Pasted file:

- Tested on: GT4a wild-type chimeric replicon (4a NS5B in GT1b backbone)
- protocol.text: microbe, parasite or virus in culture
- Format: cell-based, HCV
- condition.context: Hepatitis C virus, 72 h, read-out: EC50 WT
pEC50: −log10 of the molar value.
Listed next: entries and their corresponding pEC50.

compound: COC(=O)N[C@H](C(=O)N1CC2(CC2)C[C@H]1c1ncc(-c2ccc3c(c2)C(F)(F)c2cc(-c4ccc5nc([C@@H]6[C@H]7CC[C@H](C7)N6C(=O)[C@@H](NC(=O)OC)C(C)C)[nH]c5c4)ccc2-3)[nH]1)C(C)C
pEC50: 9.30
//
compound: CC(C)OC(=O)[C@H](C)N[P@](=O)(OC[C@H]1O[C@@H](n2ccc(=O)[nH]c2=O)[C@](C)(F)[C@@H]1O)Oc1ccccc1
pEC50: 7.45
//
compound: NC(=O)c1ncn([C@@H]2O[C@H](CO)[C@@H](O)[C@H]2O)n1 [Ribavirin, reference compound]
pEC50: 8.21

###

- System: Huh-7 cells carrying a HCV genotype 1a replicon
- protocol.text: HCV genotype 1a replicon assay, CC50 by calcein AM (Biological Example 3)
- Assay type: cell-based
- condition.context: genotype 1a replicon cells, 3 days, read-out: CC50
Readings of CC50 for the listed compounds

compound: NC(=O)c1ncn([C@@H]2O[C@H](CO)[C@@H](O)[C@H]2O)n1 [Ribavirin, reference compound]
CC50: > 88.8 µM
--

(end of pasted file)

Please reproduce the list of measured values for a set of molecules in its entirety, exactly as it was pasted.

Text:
- Tested on: GT4a wild-type chimeric replicon (4a NS5B in GT1b backbone)
- protocol.text: microbe, parasite or virus in culture
- Format: cell-based, HCV
- condition.context: Hepatitis C virus, 72 h, read-out: EC50 WT
pEC50: −log10 of the molar value.
Listed next: entries and their corresponding pEC50.

compound: COC(=O)N[C@H](C(=O)N1CC2(CC2)C[C@H]1c1ncc(-c2ccc3c(c2)C(F)(F)c2cc(-c4ccc5nc([C@@H]6[C@H]7CC[C@H](C7)N6C(=O)[C@@H](NC(=O)OC)C(C)C)[nH]c5c4)ccc2-3)[nH]1)C(C)C
pEC50: 9.30
//
compound: CC(C)OC(=O)[C@H](C)N[P@](=O)(OC[C@H]1O[C@@H](n2ccc(=O)[nH]c2=O)[C@](C)(F)[C@@H]1O)Oc1ccccc1
pEC50: 7.45
//
compound: NC(=O)c1ncn([C@@H]2O[C@H](CO)[C@@H](O)[C@H]2O)n1 [Ribavirin, reference compound]
pEC50: 8.21

###

- System: Huh-7 cells carrying a HCV genotype 1a replicon
- protocol.text: HCV genotype 1a replicon assay, CC50 by calcein AM (Biological Example 3)
- Assay type: cell-based
- condition.context: genotype 1a replicon cells, 3 days, read-out: CC50
Readings of CC50 for the listed compounds

compound: NC(=O)c1ncn([C@@H]2O[C@H](CO)[C@@H](O)[C@H]2O)n1 [Ribavirin, reference compound]
CC50: > 88.8 µM
--